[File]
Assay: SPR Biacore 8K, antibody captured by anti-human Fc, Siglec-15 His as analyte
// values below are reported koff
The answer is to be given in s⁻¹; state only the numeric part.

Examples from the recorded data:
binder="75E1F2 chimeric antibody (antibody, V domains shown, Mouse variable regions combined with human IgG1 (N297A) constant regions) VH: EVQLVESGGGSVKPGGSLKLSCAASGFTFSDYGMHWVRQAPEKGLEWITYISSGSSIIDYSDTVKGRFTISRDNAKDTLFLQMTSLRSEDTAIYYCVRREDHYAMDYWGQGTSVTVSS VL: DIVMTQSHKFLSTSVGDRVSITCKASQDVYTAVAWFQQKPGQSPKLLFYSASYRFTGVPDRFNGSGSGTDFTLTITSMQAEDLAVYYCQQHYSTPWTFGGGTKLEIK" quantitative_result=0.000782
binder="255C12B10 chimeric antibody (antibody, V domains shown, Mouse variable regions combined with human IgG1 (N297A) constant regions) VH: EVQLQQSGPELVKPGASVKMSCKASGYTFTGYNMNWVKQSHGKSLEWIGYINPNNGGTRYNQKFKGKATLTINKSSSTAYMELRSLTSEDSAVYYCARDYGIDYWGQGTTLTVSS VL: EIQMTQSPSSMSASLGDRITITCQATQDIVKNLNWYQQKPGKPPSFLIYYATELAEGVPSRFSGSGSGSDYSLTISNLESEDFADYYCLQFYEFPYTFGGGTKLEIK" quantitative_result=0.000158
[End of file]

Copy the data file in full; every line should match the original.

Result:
Assay: SPR Biacore 8K, antibody captured by anti-human Fc, Siglec-15 His as analyte
// values below are reported koff
The answer is to be given in s⁻¹; state only the numeric part.

Examples from the recorded data:
binder="75E1F2 chimeric antibody (antibody, V domains shown, Mouse variable regions combined with human IgG1 (N297A) constant regions) VH: EVQLVESGGGSVKPGGSLKLSCAASGFTFSDYGMHWVRQAPEKGLEWITYISSGSSIIDYSDTVKGRFTISRDNAKDTLFLQMTSLRSEDTAIYYCVRREDHYAMDYWGQGTSVTVSS VL: DIVMTQSHKFLSTSVGDRVSITCKASQDVYTAVAWFQQKPGQSPKLLFYSASYRFTGVPDRFNGSGSGTDFTLTITSMQAEDLAVYYCQQHYSTPWTFGGGTKLEIK" quantitative_result=0.000782
binder="255C12B10 chimeric antibody (antibody, V domains shown, Mouse variable regions combined with human IgG1 (N297A) constant regions) VH: EVQLQQSGPELVKPGASVKMSCKASGYTFTGYNMNWVKQSHGKSLEWIGYINPNNGGTRYNQKFKGKATLTINKSSSTAYMELRSLTSEDSAVYYCARDYGIDYWGQGTTLTVSS VL: EIQMTQSPSSMSASLGDRITITCQATQDIVKNLNWYQQKPGKPPSFLIYYATELAEGVPSRFSGSGSGSDYSLTISNLESEDFADYYCLQFYEFPYTFGGGTKLEIK" quantitative_result=0.000158